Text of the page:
Published: November 2014
I have this dream that, secretly, all teenage girls feel exactly like me. And maybe one day, when we realize that we all feel the same, we can all stop pretending we’re something we’re not. That would be awesome. But until that day, I’m going to keep it real on this blog and keep it unreal in “real” life.
Penny has a secret.
Under the alias GirlOnline, Penny blogs her hidden feelings about friendship, boys, high school drama, her quirky family, and the panic attacks that have begun to take over her life. When things go from bad to worse at school, her parents accept an opportunity to whisk the family away for Christmas at the Waldorf Astoria in New York City. There, she meets Noah, a gorgeous, guitar-strumming American. Suddenly Penny is falling in love—and capturing every moment she spends with “Brooklyn Boy” on her blog.
But Noah has a secret, too, one that threatens to ruin Penny’s cover—and her closest friendship—forever.
Let’s be honest, I only picked this book up because of the controversy surrounding Sugg and (her once ghost writer, now co-writer), and the fact that this is that this book broke the record for highest first week sales for a debut author since records began (according to wikipedia, don’t shoot me if that’s wrong). I feel like I only picked this up because I found it in the library, (I wasn’t going to fork out sixteen euro for a hardback I might hate), I’m really glad I did. This book is not high literature, but it is absolutely adorable. It’s the sort of book I would have loved when I was eleven or twelve, and still quite enjoyed it at age nineteen. It’s a wonderfully cute story, if a little clichéd.
The relationships are probably one of the most important aspects of the book. Penny and Elliott’s relationship is definitely my favourite. It’s a proper friendship, Elliott and Penny stand by one another, bar a few minor mishaps. There’s no hidden ssexual tension between them, and they don’t end up together in the end(This is not a spoiler, we find out that Elliott is gay pretty early on). It was nice to see a platonic male-female friendship for once, but I feel it was implied that their friendship only exists because Elliott is gay, and there is no potential for romance between them. Or maybe I’m reading too far into it. Penny and Noah are adorable. He is the perfect fictional boyfriend cliché and they fall madly in love though they no nothing about each other. It’s a completely unrealistic, frosted cupcake of a relationship that made me cringe and coo in equal measure. Penny and Megan's relationship is probably the most interesting. Penny and Megan were once very close and happy being nest friends, but they have recently begun to grow apart. The interesting thing about this relationship is that most of the problems and conflict between them are caused by the fact they don't realise they should probably just let one another go. This is a really important idea to point out to young teenagers who often feel that the friends they have now are the friends we will have for life. Sugg and Curham gently point out that this is not often the case, and that it's not the end of the world if you're not best friends forever.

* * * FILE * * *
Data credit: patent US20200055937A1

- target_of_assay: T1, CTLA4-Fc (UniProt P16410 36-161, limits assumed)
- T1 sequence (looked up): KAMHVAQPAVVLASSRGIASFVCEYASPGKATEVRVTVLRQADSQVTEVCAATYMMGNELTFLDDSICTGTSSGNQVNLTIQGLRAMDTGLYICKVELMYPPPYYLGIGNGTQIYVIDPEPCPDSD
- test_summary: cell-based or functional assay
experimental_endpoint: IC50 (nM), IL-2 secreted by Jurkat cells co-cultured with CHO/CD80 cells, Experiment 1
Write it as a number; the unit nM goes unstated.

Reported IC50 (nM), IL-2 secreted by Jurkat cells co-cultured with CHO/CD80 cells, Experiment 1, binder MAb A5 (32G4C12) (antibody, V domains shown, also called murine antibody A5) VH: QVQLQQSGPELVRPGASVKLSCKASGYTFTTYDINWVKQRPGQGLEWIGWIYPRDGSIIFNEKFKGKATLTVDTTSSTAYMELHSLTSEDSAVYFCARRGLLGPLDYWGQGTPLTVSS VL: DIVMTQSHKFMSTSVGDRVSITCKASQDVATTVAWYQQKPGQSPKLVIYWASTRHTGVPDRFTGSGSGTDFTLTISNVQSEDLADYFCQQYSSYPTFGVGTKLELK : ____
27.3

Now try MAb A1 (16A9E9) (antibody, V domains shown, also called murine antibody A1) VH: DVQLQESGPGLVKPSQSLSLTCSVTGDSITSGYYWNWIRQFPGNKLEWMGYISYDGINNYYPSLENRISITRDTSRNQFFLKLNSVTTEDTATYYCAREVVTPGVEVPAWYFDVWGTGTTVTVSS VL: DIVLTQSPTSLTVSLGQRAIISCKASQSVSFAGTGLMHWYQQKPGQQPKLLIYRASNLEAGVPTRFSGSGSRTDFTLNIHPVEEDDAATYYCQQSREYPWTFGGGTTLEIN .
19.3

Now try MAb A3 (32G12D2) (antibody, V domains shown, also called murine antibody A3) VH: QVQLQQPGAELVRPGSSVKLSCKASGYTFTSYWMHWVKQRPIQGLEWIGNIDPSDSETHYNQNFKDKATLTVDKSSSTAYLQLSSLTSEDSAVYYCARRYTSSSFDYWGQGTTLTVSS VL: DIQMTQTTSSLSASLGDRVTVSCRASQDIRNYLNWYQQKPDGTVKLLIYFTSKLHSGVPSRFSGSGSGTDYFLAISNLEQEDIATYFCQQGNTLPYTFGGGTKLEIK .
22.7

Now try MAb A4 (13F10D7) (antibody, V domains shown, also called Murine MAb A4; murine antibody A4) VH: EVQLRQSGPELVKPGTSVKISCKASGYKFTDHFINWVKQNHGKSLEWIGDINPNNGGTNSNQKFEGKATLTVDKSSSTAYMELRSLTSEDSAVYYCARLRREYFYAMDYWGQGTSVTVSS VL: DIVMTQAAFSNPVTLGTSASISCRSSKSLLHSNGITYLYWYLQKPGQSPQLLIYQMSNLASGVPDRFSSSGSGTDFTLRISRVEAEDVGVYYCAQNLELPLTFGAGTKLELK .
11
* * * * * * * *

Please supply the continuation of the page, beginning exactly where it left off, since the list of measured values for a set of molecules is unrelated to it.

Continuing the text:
The most important lesson to be learned from this book is that the internet is a scary place and should be treated with care. This is a really good point to drive home, particularly because of the fanbase that follows Suggs YouTube channel and the audience of this book, who probably live lives online in tandem with their real offline lives. Penny gets publicly shamed on Facebook when someone posts a video of her flashing her knickers at a school play. This is a realistic fear, if this happened to me at fifteen I would have also fled the country, maybe not now but definitely then. The video spreads like wildfire, and it’s embarrassing for a while, but it all blows over pretty quickly. Sugg teaches us that it’s not the end of the world if you go viral, which is an important lesson. Obviously Penny keeps a blog, it’s the premise of the book, and this causes her a lot of problems. Through Penny’s blog we learn that nothing on the internet is completely anonymous, and she shouldn’t post anything you wouldn’t say in front of a crowd because someone WILL find it. Sugg also deals with the idea of online hate, something she probably has experience with so I trust her on this topic. We see Penny deal with complete strangers criticising her for something that is none of their business and that they don’t even really know the full story about. I think it’s really important for young people who are just dipping their toes into the online world to see the other side of this online hate and how it can affect people.
Overall this book is adorable and perfect for the target audience. The writing is sweet and simple, and I would recommend this book for young teenagers or anyone who likes sweet, fluffy YA contemporary romance.